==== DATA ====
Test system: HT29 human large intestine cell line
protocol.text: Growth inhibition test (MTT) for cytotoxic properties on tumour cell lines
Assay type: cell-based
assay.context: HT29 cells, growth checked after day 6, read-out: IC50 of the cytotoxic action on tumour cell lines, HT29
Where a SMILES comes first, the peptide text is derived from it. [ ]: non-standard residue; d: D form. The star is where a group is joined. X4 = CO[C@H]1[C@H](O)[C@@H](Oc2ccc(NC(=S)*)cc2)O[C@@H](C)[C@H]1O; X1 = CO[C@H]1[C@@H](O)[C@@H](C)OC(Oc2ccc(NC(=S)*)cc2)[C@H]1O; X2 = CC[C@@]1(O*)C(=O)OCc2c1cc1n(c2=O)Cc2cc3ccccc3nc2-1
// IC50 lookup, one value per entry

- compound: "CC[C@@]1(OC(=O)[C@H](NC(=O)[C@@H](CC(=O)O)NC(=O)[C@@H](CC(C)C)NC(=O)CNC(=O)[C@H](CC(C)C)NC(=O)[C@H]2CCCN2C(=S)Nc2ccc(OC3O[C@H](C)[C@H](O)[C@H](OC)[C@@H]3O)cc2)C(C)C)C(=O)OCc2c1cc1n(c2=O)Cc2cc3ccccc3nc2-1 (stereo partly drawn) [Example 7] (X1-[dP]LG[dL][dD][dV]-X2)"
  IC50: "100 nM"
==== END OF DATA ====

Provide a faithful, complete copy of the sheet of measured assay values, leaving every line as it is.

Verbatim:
Test system: HT29 human large intestine cell line
protocol.text: Growth inhibition test (MTT) for cytotoxic properties on tumour cell lines
Assay type: cell-based
assay.context: HT29 cells, growth checked after day 6, read-out: IC50 of the cytotoxic action on tumour cell lines, HT29
Where a SMILES comes first, the peptide text is derived from it. [ ]: non-standard residue; d: D form. The star is where a group is joined. X4 = CO[C@H]1[C@H](O)[C@@H](Oc2ccc(NC(=S)*)cc2)O[C@@H](C)[C@H]1O; X1 = CO[C@H]1[C@@H](O)[C@@H](C)OC(Oc2ccc(NC(=S)*)cc2)[C@H]1O; X2 = CC[C@@]1(O*)C(=O)OCc2c1cc1n(c2=O)Cc2cc3ccccc3nc2-1
// IC50 lookup, one value per entry

- compound: "CC[C@@]1(OC(=O)[C@H](NC(=O)[C@@H](CC(=O)O)NC(=O)[C@@H](CC(C)C)NC(=O)CNC(=O)[C@H](CC(C)C)NC(=O)[C@H]2CCCN2C(=S)Nc2ccc(OC3O[C@H](C)[C@H](O)[C@H](OC)[C@@H]3O)cc2)C(C)C)C(=O)OCc2c1cc1n(c2=O)Cc2cc3ccccc3nc2-1 (stereo partly drawn) [Example 7] (X1-[dP]LG[dL][dD][dV]-X2)"
  IC50: "100 nM"